Boas can be strikers, that's just how it goes. If you want to try to diminish the frequency, you may need to hang a sheet or something in front of the cage from here on out if it bothers you. I think I mentioned earlier(?) walk by/do anything in front of the cage realllly slowly, like slow mo, they usually won't strike when I do that (just sit in the 's' position watching you very intently lol). Some are more prone doing this than others and it's most likely not something you can break them of. She may not do it as much once she's fully mature and doesn't feel like she needs to feed to grow but no guarantee. And yes, boas can stay in feed-mode for a long time. Been keeping boas for a while now and have hardly ever had anyone get injured, a tooth through a lip is about as bad as it's gotten for me.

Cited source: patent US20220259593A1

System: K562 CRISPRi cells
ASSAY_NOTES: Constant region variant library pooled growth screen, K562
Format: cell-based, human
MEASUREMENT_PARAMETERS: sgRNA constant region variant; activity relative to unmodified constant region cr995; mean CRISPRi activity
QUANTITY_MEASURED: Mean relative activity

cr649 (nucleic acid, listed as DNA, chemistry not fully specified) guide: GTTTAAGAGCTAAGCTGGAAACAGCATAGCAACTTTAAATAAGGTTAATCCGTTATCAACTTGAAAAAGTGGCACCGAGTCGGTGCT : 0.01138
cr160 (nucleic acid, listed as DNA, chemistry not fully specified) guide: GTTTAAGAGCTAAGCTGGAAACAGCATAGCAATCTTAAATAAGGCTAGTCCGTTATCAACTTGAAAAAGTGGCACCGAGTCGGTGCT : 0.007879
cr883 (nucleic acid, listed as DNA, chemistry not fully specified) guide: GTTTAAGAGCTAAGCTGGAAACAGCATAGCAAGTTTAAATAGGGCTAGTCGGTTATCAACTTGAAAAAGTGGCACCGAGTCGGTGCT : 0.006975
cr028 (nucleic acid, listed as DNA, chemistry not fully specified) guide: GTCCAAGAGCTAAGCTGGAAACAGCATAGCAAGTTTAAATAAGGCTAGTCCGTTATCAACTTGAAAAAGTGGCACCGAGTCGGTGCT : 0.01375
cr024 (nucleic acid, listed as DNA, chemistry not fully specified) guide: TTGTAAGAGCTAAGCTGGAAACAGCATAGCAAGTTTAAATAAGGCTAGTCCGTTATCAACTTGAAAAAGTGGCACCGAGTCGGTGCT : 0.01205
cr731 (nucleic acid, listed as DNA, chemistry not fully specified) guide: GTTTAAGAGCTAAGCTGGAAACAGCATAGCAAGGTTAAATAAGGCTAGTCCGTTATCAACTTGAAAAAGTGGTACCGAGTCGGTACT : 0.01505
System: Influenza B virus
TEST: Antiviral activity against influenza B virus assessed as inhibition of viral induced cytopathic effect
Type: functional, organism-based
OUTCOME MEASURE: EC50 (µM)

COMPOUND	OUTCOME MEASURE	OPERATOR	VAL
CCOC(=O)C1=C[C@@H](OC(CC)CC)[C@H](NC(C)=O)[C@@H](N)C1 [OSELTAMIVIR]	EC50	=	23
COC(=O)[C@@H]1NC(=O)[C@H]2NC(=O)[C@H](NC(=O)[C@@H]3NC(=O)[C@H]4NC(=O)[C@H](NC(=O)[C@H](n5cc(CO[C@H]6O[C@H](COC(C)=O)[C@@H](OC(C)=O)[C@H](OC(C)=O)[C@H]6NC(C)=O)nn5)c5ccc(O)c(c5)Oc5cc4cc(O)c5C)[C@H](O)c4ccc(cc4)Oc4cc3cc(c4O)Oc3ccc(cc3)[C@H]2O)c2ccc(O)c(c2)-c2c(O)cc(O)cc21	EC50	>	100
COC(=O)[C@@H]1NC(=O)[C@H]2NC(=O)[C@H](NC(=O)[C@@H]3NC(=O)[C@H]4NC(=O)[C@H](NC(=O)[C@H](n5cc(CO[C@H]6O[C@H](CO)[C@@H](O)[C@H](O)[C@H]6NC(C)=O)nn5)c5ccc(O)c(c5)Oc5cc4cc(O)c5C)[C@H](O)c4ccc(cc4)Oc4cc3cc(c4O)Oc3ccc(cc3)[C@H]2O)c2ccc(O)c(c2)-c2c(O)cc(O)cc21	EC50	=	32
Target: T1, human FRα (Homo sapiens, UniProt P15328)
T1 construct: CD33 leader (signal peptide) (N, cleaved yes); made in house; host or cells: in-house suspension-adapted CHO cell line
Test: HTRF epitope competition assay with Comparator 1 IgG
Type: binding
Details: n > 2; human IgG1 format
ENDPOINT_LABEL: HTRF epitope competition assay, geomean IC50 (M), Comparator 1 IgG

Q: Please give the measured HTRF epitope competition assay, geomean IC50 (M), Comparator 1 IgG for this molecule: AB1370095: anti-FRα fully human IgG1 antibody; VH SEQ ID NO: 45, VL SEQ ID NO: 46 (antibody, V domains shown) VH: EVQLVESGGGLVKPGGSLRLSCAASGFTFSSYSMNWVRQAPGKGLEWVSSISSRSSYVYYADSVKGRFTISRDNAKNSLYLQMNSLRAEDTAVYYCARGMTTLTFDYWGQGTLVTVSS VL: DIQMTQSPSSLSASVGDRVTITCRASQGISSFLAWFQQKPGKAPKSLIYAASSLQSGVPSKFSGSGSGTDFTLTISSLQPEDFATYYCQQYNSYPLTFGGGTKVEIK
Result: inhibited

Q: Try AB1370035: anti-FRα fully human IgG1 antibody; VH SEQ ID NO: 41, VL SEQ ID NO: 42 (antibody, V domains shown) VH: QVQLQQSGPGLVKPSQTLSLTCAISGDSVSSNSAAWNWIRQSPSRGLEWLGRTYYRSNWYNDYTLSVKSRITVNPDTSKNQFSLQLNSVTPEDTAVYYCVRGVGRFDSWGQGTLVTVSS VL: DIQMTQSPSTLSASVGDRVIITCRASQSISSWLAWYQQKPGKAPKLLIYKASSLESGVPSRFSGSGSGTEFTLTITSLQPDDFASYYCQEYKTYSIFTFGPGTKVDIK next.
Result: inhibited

Thank you AbsoluteApril.

    It makes a lot of sense to cover the tank unless I am going to take her out or feed.

    To be clear, you think this is totally a feeding response though and not her being aggressive? I do not think it's the latter at all as she is always a puppy dog once she it taken out and even after being touched with the hook now. Don't really feel like getting nailed, even if it's by accident, when she is a big girl though. Well, hence the hook training, right?

    Also, even in strike mode and having struck the doors 2-3 times, she calmed right down when I touched her with the hook.

    Thank you again!

    I appreciate the feedback and, pardon the expression, snappy response!

  9. #87
    BPnet Veteran CloudtheBoa's Avatar
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    Behira - 2016 Female Ivory Ghost - First BCI